JVC's latest LCD TV range can be summed up as impressive but expensive. So the LT-20B60SJ looks like an anomaly, as it offers 20in of picture for the approachable price of £450. This is an anomaly we don't have a problem with, provided JVC's corner-cutting hasn't gone too far.
It's fair to say that the 20B60SJ won't win any awards for design. In fact, the expanse of plasticky silver screen surround looks almost laughably old-school with its combination of sheer bulk and almost child-like curves.
Things get more 'serious' with its connections; an adequate two Scarts are joined by a 12-pin VGA PC jack. Being able to double up as a PC monitor will increase its appeal.
The 20B60SJ's features list is predictably short. On the pictures side, the only noteworthies are a dedicated backlight brightness adjustment and video noise reduction. For audio, there's just 'Hyper Sound' for delivering a wider soundstage.
As for internal specifications, the 800 x 600 native resolution shapes up well against the Samsung 20S51 also reviewed in this issue; the 500:1 quoted contrast is fair at this price; and the 500cd/m2 brightness is a shade higher than usual.
Unfortunately, though, these specs don't translate into particularly special pictures. For starters, the picture lacks both deep black level response (dark areas succumb to a blue-grey tone that hides shadow details and reduces depth perception), and the sort of eyecatching brightness now common among even budget LCD TVs.
The picture also looks slightly soft, thanks to a lack of fine detail and texture, and a tendency for what fine detail there is to be besmirched by moiring interference. Finally on the downside, colours, while natural in tone, look slightly muted.
One thing that doesn't contribute to the slight softness, however, is smearing; although movement on the 20B60SJ isn't completely immaculate, it's nothing like as blurry as many low-cost rivals.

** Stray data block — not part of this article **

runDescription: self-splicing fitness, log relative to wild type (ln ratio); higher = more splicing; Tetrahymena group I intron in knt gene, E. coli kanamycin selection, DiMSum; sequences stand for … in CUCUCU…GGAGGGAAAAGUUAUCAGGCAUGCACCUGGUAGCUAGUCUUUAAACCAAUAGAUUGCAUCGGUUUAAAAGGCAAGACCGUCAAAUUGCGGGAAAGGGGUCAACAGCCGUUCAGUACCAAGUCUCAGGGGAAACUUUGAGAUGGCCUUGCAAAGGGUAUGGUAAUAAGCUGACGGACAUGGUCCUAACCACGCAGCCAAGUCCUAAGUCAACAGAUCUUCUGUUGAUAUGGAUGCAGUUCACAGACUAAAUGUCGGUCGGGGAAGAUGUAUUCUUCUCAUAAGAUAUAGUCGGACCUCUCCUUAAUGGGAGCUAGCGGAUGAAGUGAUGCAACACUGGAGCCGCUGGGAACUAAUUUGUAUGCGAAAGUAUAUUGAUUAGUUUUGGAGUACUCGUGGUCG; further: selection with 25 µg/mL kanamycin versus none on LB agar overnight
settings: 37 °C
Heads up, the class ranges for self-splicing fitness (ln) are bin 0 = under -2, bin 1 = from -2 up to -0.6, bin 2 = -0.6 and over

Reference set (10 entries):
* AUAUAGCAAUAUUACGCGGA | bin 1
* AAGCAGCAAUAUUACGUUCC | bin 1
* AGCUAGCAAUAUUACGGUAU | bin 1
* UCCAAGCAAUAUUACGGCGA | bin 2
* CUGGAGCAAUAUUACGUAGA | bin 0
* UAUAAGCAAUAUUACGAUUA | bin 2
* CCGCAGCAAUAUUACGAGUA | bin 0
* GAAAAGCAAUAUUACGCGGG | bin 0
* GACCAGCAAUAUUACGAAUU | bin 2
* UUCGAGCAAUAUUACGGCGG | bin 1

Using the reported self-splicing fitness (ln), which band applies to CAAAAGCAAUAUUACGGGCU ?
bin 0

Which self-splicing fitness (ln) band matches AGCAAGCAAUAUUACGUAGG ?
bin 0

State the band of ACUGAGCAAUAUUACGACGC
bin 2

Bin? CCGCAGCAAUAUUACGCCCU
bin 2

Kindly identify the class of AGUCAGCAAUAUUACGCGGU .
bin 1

Also pleasing is the picture's directness; you're not distracted by common LCD noise ailments such as dot crawl, grain or colour banding. Finally a thumbs up goes to the TV's tuner, which is sensitive enough to provide an unusually strong, clean signal.
Despite their unusual (by LCD standards) bulk, the 20B60SJ's speakers are uninspiring. An almost complete lack of bass is sadly emphasised by too much focus on trebles,which leaves the soundstage unbalanced and very harsh under any sort of duress. Voices often sound nasal and boxy as well.There is some good news, however, in that the set can reach pretty high volumes, never succumbs to distortion, and produces subtle effects with unusual clarity.
Ultimately there's something slightly dated about the 20B60SJ's performance. Also, the price only looks 'good' rather than 'great' when you consider that Samsung's 20in LCD TV sells for £70 less. Which means that, unexcitingly, the best word to sum up the 20B60SJ overall is probably 'OK'. John Archer